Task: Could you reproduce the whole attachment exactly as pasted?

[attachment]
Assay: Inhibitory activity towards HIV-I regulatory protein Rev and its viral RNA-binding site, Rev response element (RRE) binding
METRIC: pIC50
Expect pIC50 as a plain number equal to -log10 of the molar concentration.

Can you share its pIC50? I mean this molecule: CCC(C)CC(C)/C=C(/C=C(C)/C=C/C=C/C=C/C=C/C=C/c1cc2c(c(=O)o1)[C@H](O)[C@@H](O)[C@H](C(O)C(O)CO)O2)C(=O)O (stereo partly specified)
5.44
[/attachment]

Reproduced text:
Assay: Inhibitory activity towards HIV-I regulatory protein Rev and its viral RNA-binding site, Rev response element (RRE) binding
METRIC: pIC50
Expect pIC50 as a plain number equal to -log10 of the molar concentration.

Can you share its pIC50? I mean this molecule: CCC(C)CC(C)/C=C(/C=C(C)/C=C/C=C/C=C/C=C/C=C/c1cc2c(c(=O)o1)[C@H](O)[C@@H](O)[C@H](C(O)C(O)CO)O2)C(=O)O (stereo partly specified)
5.44